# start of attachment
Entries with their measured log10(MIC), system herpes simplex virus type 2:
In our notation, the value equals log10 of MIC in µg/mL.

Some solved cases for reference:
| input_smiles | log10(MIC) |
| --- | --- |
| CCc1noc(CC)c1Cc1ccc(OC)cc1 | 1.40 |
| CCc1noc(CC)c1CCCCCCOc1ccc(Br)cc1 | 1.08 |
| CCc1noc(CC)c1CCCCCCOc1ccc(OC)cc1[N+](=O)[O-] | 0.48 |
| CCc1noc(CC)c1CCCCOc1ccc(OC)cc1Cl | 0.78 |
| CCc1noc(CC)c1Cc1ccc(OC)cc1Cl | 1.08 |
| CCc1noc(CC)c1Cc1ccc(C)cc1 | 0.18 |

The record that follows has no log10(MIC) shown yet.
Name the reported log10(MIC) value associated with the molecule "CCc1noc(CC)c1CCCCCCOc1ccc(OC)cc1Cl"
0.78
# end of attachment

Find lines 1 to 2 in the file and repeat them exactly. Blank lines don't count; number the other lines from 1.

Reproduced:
Entries with their measured log10(MIC), system herpes simplex virus type 2:
In our notation, the value equals log10 of MIC in µg/mL.